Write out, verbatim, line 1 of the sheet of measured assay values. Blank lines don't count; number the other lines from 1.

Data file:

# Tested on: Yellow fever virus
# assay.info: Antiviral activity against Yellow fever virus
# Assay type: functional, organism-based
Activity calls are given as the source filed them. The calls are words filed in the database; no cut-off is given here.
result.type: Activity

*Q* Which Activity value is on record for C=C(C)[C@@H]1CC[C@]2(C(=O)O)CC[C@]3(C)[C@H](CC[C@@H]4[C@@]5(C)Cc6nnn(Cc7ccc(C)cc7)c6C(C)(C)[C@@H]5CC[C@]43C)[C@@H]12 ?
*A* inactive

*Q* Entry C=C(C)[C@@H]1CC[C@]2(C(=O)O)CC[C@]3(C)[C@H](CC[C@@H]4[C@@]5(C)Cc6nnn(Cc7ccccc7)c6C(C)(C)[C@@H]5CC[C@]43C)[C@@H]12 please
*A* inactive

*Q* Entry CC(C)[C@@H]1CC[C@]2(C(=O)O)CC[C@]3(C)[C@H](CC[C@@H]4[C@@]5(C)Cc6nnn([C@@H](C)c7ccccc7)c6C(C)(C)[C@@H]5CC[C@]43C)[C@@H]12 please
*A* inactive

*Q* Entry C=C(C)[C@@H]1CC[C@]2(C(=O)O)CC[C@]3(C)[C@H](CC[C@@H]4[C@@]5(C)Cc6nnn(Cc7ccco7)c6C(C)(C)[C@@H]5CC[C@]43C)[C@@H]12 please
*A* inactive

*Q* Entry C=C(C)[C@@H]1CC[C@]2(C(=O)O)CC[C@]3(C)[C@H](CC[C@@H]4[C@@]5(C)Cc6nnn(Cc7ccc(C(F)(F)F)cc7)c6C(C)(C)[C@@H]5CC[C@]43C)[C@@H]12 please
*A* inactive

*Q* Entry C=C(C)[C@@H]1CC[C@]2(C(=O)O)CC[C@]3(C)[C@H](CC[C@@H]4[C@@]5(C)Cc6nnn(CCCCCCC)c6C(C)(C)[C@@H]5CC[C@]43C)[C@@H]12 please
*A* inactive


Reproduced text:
# Tested on: Yellow fever virus